The fundamental problem with this evidence —a problem that pervades Florida's submission in this case—is that it establishes at most that increased salinity and predation contributed to the collapse, not that Georgia's overconsumption caused the increased salinity and predation. None of these witnesses or reports point to Georgia's overconsumption as a significant cause of the high salinity and predation. The NOAA, in fact, primarily blamed "prolonged drought conditions" and the Corps' reservoirs operations—not Georgia's consumption during drought conditions—for the elevated levels of salinity and predation in the Bay. Fla. Exh. 413, pp. 3-4. Other record evidence, moreover, indicates that the unprecedented series of multiyear droughts, as well as changes in seasonal rainfall patterns, may have played a significant role. See PFDT of Dennis Lettenmaier 17, fig. 8; Direct Testimony of Wei Zeng ¶¶ 144-152. Given these confounding factors, we do not think that Florida's evidence of high salinity and predation overcomes the data and modeling of its own experts, which show that Georgia's consumption had little to no impact on the Bay's oyster population.
Considering the record as a whole, Florida has not shown that it is "highly probable" that Georgia's alleged overconsumption played more than a trivial role in the collapse of Florida's oyster fisheries. See Colorado II, 467 U.S., at 316, 104 S.Ct. 2433. Florida therefore has failed to carry its burden of proving causation by clear and convincing evidence.
Florida also argues that Georgia's overconsumption has harmed river wildlife
In seeking to prove injury, Florida relied primarily on species-specific "harm metrics" developed by Dr. Allan, one of its ecology experts. Dr. Allan established minimum river-flow regimes that he believed necessary for certain species of fish, mussels, and trees to avoid "significant harm" during dry months. Updated PFDT of J. David Allan ¶¶ 33-61 (Allan). He then sought to quantify the harm to each species by totaling the number of days in which river flows fell below his thresholds. Id., ¶¶ 62-63.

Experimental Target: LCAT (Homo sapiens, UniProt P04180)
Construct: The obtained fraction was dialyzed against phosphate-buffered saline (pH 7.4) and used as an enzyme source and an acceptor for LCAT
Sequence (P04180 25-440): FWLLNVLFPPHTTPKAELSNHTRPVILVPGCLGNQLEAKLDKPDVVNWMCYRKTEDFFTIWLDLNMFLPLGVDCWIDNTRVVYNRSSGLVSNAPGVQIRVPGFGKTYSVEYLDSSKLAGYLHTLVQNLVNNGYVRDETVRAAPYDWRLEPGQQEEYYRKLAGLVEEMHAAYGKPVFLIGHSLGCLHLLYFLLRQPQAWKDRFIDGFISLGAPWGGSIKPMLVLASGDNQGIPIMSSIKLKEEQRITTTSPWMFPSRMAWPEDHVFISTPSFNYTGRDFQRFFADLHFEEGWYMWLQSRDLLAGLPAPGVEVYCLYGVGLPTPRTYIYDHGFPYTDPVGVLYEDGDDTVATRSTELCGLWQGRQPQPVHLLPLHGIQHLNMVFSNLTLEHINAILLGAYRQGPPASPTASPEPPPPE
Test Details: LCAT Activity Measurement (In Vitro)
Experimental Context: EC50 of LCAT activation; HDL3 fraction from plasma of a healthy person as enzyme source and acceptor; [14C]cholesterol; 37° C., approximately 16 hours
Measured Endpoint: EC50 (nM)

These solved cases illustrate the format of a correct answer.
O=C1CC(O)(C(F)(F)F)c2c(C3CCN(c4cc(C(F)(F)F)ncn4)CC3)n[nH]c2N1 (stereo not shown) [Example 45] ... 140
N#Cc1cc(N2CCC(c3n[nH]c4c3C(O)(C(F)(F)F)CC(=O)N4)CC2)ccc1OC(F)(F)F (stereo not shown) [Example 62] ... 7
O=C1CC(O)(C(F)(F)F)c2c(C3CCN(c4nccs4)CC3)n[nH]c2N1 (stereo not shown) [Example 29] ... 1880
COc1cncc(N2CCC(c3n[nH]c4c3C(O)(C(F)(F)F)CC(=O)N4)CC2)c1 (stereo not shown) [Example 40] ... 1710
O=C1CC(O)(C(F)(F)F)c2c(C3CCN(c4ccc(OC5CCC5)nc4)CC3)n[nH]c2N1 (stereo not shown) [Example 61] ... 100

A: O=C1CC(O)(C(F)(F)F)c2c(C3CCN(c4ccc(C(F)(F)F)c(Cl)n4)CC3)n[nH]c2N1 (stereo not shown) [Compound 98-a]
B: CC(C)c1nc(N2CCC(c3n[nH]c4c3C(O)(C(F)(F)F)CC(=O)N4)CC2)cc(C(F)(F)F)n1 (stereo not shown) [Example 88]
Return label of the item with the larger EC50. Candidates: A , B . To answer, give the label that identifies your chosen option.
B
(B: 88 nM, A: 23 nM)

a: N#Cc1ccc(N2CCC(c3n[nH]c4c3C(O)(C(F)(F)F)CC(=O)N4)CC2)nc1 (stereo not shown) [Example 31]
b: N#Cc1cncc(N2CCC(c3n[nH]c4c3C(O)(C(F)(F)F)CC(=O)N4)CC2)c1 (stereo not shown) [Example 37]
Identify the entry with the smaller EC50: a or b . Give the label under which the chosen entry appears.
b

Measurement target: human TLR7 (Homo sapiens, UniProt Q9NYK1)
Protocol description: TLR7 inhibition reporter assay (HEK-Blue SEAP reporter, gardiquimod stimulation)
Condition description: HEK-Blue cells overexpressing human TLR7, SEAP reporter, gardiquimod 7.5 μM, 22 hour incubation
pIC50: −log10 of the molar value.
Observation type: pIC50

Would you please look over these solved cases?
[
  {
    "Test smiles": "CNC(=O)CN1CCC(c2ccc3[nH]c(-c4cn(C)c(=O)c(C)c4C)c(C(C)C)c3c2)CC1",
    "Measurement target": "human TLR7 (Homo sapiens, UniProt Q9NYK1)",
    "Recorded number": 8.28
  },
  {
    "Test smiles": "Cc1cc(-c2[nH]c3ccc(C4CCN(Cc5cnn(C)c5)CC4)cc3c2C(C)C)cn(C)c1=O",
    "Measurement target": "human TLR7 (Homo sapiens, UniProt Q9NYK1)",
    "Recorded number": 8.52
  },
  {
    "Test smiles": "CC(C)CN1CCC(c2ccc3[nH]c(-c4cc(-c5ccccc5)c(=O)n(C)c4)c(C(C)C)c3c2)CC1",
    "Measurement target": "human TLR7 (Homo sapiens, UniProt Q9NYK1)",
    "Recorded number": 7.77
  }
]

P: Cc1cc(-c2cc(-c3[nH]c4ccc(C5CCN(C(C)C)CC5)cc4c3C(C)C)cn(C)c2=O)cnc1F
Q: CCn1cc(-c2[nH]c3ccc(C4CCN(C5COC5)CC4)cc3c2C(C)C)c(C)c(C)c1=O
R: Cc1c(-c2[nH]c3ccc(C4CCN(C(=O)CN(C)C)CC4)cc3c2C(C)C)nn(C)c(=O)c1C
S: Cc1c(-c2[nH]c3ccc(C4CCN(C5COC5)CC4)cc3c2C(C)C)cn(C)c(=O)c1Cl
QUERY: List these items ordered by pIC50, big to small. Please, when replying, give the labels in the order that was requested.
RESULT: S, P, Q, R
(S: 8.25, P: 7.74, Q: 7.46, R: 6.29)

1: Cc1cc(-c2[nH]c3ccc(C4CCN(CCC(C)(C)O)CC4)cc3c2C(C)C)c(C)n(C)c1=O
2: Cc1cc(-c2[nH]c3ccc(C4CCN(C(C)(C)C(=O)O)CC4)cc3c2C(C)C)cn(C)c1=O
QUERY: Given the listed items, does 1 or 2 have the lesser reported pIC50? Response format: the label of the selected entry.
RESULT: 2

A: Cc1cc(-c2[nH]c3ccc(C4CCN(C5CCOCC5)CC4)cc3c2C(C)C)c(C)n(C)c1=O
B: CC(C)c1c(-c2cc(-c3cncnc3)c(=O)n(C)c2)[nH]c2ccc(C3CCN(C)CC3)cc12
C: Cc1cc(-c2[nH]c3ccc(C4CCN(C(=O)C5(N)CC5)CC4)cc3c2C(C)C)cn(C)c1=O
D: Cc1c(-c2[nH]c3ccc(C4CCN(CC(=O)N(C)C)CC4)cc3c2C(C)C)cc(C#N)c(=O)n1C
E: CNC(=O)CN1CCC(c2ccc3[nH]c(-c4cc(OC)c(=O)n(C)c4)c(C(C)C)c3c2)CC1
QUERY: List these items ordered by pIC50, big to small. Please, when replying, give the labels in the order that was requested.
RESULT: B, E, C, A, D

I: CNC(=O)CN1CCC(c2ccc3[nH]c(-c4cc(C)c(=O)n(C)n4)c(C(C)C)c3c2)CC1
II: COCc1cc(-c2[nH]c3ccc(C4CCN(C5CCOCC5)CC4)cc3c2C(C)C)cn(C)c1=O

What Dr. Allan did not do, however, is show that his harm metrics did or likely would translate into real-world harm to the species that he studied. Indeed, Dr. Allan provided no data showing that the overall population of any river species has declined in recent years. See 2 Trial Tr. 389-392, 395-396. And other evidence casts significant doubt on Dr. Allan's harm metrics. For instance, the U.S. Fish & Wildlife Service found that the population of the fat threeridge mussel—one of the species Dr. Allan analyzed—"appears stable and may be increasing in size." Joint Exh. 168, p. 125; Allan ¶42.
Without stronger evidence of actual past or threatened harm to species in the Apalachicola River, we cannot find it "highly probable" that these species have suffered serious injury, let alone as a result of any overconsumption by Georgia. See Colorado II, 467 U.S., at 316, 104 S.Ct. 2433.
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In short, Florida has not met the exacting standard necessary to warrant the exercise of this Court's extraordinary authority to control the conduct of a coequal sovereign. We emphasize that Georgia has an obligation to make reasonable use of Basin waters in order to help conserve that increasingly scarce resource. But in light of the record before us, we must overrule Florida's exceptions to the Special Master's Report and dismiss the case.
It is so ordered.